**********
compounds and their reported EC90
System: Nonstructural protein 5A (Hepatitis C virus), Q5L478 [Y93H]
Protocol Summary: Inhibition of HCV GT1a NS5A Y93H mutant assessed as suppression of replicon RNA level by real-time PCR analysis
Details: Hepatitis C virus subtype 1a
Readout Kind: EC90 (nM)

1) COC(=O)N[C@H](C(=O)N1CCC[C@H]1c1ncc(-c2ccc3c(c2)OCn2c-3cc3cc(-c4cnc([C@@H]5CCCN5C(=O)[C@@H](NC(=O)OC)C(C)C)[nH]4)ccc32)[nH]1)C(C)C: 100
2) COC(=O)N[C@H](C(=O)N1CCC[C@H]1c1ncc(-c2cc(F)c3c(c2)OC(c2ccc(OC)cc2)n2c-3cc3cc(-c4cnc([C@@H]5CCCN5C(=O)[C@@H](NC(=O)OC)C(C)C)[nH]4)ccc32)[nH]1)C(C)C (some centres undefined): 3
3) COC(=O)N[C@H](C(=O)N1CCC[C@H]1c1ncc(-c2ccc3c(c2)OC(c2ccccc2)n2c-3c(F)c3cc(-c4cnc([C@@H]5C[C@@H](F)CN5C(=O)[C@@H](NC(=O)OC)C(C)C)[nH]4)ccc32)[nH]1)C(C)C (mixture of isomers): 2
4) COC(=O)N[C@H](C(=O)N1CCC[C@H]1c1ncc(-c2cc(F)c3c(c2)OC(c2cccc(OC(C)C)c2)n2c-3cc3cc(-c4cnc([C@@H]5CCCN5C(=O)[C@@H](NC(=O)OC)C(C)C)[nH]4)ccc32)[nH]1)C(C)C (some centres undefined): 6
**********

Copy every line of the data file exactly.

compounds and their reported EC90
System: Nonstructural protein 5A (Hepatitis C virus), Q5L478 [Y93H]
Protocol Summary: Inhibition of HCV GT1a NS5A Y93H mutant assessed as suppression of replicon RNA level by real-time PCR analysis
Details: Hepatitis C virus subtype 1a
Readout Kind: EC90 (nM)

1) COC(=O)N[C@H](C(=O)N1CCC[C@H]1c1ncc(-c2ccc3c(c2)OCn2c-3cc3cc(-c4cnc([C@@H]5CCCN5C(=O)[C@@H](NC(=O)OC)C(C)C)[nH]4)ccc32)[nH]1)C(C)C: 100
2) COC(=O)N[C@H](C(=O)N1CCC[C@H]1c1ncc(-c2cc(F)c3c(c2)OC(c2ccc(OC)cc2)n2c-3cc3cc(-c4cnc([C@@H]5CCCN5C(=O)[C@@H](NC(=O)OC)C(C)C)[nH]4)ccc32)[nH]1)C(C)C (some centres undefined): 3
3) COC(=O)N[C@H](C(=O)N1CCC[C@H]1c1ncc(-c2ccc3c(c2)OC(c2ccccc2)n2c-3c(F)c3cc(-c4cnc([C@@H]5C[C@@H](F)CN5C(=O)[C@@H](NC(=O)OC)C(C)C)[nH]4)ccc32)[nH]1)C(C)C (mixture of isomers): 2
4) COC(=O)N[C@H](C(=O)N1CCC[C@H]1c1ncc(-c2cc(F)c3c(c2)OC(c2cccc(OC(C)C)c2)n2c-3cc3cc(-c4cnc([C@@H]5CCCN5C(=O)[C@@H](NC(=O)OC)C(C)C)[nH]4)ccc32)[nH]1)C(C)C (some centres undefined): 6